Wood Turning – What’s the Attraction?
If you’re a woodworker yet to turn timber, or just a non-woodworker intrigued to give it a go, my advice would be that you should… give it a go, that is.
It is a seemingly simple process in which you apply a variety of different shaped chisels to piece of timber, timber that is secured between spindles and then, with a spray of shavings, you create a round / turned product… sounds simple enough, right?
It’s the simplicity that’ll lure you in and it’s the complexity and subsequent challenges that will require plenty (maybe years and years) of practice to perfect that’ll have you hooked.
I am aware that not all furniture makers look fondly on the lathe, but it is my strong opinion that having a fundamental ability to turn, is as important as being able to apply a chisel to paring a shoulder and or cutting an accurate kerf on a knife line with a tenon saw.
A life of practice is what is required to master it, but to have good grasp on the basics, means that you can quickly and effectively make that one off drawer knob, that little bit of timber specific dowel, those custom cabinet feet etc. Each time it saves you from popping down to the hardware store for a lesser quality solution, your product and your ability should thankyou… and there is a good chance you will enjoy it.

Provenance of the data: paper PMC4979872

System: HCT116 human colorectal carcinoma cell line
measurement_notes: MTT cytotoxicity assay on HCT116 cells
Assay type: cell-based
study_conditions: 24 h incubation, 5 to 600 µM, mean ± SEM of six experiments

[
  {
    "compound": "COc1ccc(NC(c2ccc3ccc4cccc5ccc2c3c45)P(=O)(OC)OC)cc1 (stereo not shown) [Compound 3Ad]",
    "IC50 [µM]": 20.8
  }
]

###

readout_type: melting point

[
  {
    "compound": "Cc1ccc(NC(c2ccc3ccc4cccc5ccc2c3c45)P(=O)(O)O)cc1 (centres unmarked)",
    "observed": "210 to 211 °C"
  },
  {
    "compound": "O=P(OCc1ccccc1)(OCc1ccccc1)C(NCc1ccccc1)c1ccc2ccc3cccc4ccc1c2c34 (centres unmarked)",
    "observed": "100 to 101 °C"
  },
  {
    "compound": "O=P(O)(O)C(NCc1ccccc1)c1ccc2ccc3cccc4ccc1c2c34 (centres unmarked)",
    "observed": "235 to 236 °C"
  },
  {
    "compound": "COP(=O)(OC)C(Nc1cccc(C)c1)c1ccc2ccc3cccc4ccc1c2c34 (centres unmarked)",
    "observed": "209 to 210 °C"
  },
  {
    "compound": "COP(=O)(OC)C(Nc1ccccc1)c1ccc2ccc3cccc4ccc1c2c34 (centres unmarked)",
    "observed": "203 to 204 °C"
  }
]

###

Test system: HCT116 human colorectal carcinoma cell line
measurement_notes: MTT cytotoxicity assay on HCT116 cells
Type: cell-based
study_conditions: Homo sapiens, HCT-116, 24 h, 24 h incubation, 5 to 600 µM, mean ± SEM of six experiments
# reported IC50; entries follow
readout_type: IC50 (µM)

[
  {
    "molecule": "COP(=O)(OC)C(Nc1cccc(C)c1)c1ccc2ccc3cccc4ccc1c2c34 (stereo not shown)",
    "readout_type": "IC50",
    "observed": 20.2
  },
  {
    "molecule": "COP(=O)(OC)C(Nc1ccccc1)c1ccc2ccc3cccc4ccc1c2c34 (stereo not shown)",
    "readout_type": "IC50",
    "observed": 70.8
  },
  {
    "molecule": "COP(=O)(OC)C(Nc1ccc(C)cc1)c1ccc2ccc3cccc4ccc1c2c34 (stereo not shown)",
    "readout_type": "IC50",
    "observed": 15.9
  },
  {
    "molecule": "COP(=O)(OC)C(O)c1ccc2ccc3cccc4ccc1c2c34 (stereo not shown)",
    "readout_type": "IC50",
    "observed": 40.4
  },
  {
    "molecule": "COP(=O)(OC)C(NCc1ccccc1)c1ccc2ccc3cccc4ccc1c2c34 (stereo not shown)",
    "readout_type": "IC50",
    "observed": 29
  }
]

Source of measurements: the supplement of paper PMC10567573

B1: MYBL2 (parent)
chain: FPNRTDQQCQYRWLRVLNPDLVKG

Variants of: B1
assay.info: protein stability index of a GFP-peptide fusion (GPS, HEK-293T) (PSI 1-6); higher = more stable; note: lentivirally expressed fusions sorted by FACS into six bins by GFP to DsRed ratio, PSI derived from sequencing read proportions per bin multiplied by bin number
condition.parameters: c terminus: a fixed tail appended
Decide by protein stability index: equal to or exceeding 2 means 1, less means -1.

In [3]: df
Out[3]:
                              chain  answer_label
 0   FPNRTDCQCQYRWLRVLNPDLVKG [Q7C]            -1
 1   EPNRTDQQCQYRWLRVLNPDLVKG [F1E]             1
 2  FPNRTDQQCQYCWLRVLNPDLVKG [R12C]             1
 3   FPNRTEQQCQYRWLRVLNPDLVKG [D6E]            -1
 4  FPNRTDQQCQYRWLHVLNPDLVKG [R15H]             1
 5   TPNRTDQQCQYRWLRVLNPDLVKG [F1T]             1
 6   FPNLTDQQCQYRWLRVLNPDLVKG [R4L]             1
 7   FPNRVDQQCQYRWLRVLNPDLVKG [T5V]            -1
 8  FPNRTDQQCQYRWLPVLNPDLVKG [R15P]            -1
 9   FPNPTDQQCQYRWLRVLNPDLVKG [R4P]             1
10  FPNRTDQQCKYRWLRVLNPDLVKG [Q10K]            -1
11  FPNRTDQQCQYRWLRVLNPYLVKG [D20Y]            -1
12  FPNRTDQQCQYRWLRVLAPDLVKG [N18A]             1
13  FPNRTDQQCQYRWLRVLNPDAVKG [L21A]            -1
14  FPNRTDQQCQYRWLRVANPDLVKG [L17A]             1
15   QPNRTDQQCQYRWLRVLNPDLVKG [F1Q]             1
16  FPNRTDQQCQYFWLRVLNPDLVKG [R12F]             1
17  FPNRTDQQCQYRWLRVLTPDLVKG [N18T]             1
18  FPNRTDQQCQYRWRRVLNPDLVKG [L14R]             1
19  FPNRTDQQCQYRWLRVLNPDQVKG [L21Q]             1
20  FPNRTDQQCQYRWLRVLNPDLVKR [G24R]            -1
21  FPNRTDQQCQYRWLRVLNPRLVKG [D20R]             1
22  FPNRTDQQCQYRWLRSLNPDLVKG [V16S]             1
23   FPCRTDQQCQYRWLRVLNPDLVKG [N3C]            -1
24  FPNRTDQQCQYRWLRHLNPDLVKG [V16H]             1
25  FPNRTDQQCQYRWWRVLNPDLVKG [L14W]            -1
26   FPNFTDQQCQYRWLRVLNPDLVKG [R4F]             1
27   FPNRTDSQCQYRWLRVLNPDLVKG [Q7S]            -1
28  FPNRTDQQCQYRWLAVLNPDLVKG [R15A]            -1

Among the many encouraging and enjoyable attributes that come with woodturning, the most important and relevant to its popularity is that it is accessible to almost anybody with a little space, a set of turning chisels, a bit of lumber, a power supply and a lathe. It is a stand-alone skill that can be used to create finished products quickly and affordably with little setup, unlike furniture making, in which the workshop norm is to have a bandsaw, thicknesser, surface planer, table saw, drill press etc.
There is little wonder why it’s a woodworking genre of its own and that this genre attracts a dedicated religious following… so give it a go, I don’t think you’ll regret it.
WANT TO LEARN TO TURN TIMBER?